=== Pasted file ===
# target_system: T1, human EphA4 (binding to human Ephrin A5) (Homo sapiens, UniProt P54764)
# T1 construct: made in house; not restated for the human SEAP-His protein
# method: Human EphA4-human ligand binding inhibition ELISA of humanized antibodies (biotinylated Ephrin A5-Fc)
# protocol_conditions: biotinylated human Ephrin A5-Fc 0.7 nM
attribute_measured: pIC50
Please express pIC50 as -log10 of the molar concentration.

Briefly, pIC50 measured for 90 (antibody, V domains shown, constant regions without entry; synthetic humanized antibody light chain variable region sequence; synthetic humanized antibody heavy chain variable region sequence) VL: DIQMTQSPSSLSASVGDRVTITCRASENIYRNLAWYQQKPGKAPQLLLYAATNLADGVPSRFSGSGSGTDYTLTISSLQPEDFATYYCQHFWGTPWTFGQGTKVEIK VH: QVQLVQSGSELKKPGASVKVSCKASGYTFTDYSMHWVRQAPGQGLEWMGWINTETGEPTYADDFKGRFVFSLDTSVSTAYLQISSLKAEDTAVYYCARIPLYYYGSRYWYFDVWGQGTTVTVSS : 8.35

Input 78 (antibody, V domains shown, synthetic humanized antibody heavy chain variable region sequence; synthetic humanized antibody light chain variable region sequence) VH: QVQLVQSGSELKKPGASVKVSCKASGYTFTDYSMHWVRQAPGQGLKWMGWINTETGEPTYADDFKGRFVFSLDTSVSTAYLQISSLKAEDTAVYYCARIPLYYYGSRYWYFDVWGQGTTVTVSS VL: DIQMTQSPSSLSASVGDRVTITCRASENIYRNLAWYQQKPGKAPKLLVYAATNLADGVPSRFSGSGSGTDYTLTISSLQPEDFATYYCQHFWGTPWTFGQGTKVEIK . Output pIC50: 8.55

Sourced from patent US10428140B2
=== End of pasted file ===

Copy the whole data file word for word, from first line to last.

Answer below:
# target_system: T1, human EphA4 (binding to human Ephrin A5) (Homo sapiens, UniProt P54764)
# T1 construct: made in house; not restated for the human SEAP-His protein
# method: Human EphA4-human ligand binding inhibition ELISA of humanized antibodies (biotinylated Ephrin A5-Fc)
# protocol_conditions: biotinylated human Ephrin A5-Fc 0.7 nM
attribute_measured: pIC50
Please express pIC50 as -log10 of the molar concentration.

Briefly, pIC50 measured for 90 (antibody, V domains shown, constant regions without entry; synthetic humanized antibody light chain variable region sequence; synthetic humanized antibody heavy chain variable region sequence) VL: DIQMTQSPSSLSASVGDRVTITCRASENIYRNLAWYQQKPGKAPQLLLYAATNLADGVPSRFSGSGSGTDYTLTISSLQPEDFATYYCQHFWGTPWTFGQGTKVEIK VH: QVQLVQSGSELKKPGASVKVSCKASGYTFTDYSMHWVRQAPGQGLEWMGWINTETGEPTYADDFKGRFVFSLDTSVSTAYLQISSLKAEDTAVYYCARIPLYYYGSRYWYFDVWGQGTTVTVSS : 8.35

Input 78 (antibody, V domains shown, synthetic humanized antibody heavy chain variable region sequence; synthetic humanized antibody light chain variable region sequence) VH: QVQLVQSGSELKKPGASVKVSCKASGYTFTDYSMHWVRQAPGQGLKWMGWINTETGEPTYADDFKGRFVFSLDTSVSTAYLQISSLKAEDTAVYYCARIPLYYYGSRYWYFDVWGQGTTVTVSS VL: DIQMTQSPSSLSASVGDRVTITCRASENIYRNLAWYQQKPGKAPKLLVYAATNLADGVPSRFSGSGSGTDYTLTISSLQPEDFATYYCQHFWGTPWTFGQGTKVEIK . Output pIC50: 8.55

Sourced from patent US10428140B2